Entire lifetimes, emotions packed into a few pages
Deborah Willis earned wide acclaim in 2009 with her debut collection “Vanishing and Other Stories,” a finalist for that year’s Governor General’s Award. More auspiciously, the collection garnered that rarest of literary accolade — a blurb from Alice Munro, who praised the work’s “emotional range and depth.”
While it’s become de rigueur to compare emerging short story practitioners with Munro, in the case of Willis, the comparison feels apt. Like Munro, Willis packs lifetimes into a scant few pages. And like Munro’s best work, these are stories concerned with the rueful backward glance; the almost archeological fascination with the lost ephemera of daily life.
Take “The Ark.” In this compelling comingof-age tale, Lea recalls a fraught childhood friendship with her emotionally distant husband, Tobiah. Willis’ pitch-perfect descriptions of Sunday school Bible stories, splintered church pews, Popsicle craft time and 1980s bowling alleys generate a palpable tension between painful flashback and nostalgic longing.
While Willis’ concerns often veer into pop culture — human colonies on Mars, reality TV — she has a gift for exploring the simmering power of teenage sexuality. Whether hooking up in the suburbs, skinny-dipping at summer camp, or trading shopping mall blowjobs for cash, her teenagers are in a perpetual struggle for autonomy, rapture, revelation or simply a way to pass the time.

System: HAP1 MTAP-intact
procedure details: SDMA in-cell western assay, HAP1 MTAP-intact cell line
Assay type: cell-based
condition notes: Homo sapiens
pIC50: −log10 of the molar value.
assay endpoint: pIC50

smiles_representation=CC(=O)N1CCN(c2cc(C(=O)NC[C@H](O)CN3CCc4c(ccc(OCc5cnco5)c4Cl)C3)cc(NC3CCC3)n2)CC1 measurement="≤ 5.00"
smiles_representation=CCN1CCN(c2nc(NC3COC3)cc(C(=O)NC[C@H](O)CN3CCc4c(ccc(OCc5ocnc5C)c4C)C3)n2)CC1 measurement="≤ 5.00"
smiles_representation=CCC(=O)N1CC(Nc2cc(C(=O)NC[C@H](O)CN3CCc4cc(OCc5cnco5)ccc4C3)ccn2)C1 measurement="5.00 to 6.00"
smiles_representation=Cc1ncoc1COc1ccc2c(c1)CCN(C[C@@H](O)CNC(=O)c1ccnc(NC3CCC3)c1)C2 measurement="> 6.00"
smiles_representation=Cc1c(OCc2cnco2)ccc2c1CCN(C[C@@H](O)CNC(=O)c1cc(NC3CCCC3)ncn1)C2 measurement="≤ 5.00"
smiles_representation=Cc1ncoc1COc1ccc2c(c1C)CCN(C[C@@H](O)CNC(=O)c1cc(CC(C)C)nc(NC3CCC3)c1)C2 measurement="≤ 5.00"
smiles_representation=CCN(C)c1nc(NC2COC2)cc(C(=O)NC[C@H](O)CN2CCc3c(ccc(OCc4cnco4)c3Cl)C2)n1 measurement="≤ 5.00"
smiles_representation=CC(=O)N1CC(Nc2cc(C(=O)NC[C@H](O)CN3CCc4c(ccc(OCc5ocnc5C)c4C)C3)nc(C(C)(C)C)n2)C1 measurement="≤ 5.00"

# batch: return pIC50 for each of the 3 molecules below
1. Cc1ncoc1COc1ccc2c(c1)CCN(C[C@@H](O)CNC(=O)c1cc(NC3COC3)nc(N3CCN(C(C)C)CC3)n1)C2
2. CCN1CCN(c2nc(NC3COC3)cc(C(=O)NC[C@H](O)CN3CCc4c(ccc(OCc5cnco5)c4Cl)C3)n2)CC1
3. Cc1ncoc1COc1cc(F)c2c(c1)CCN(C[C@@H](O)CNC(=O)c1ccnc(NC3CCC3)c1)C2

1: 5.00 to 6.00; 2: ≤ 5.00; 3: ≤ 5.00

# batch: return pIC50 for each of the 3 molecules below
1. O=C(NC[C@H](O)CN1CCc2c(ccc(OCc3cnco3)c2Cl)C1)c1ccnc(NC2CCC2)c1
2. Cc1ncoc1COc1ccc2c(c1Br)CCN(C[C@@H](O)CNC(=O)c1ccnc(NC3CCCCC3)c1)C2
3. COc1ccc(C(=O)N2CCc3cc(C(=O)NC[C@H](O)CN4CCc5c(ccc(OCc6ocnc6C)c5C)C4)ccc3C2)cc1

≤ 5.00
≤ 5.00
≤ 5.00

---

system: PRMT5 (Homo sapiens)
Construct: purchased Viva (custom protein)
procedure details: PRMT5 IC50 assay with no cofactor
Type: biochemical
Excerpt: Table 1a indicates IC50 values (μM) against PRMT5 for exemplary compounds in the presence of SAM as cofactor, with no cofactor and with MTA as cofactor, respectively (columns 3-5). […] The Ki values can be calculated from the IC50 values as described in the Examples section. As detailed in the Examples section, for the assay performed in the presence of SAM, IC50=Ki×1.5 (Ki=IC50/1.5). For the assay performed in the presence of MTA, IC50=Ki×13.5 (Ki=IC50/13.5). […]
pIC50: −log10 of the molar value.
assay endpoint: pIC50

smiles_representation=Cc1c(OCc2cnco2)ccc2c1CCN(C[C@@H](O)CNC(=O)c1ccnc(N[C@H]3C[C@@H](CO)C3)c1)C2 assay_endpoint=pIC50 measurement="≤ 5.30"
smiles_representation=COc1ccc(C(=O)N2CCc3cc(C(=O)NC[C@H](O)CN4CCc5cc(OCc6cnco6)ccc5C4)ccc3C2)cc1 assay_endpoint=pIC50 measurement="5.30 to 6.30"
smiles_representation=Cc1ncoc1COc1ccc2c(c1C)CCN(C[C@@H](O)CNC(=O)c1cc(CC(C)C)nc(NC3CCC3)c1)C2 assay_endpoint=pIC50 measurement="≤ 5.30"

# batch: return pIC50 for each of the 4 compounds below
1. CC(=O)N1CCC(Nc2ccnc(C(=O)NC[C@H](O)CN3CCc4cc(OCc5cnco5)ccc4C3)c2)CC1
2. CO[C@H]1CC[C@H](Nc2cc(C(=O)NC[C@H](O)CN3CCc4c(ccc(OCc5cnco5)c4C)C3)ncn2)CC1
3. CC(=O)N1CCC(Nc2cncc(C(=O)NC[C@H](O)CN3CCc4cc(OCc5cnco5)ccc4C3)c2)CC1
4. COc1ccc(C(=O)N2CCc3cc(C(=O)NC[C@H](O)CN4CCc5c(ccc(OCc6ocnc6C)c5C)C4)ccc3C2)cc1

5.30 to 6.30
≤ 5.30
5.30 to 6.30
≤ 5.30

As a whole, these are stories that eschew the tendency of many contemporary writers to call too much attention to acrobatic language or cool, ironic prose. Her writing is crisp, economical, unfailingly generous. These are compassionate stories, anchored in the belief that our lives achieve meaning through the stories we tell ourselves about our own experiences. Like Eddie, the recovering alcoholic who befriends a stray crow only to doubt his capacity to offer safe shelter. Or Hannah, whose complicated feelings for a friend lead to a troubling and daring string of neighbourhood break-ins.
It’s this off-kilter two-step between deviance and redemption, shame and self-acceptance that imbues the work with its rich emotional power. This is a fully mature, beautiful realized collection.
‘The Dark and Other Love Stories,’ by Deborah Willis, Hamish Hamilton, 256 pages, $29.95.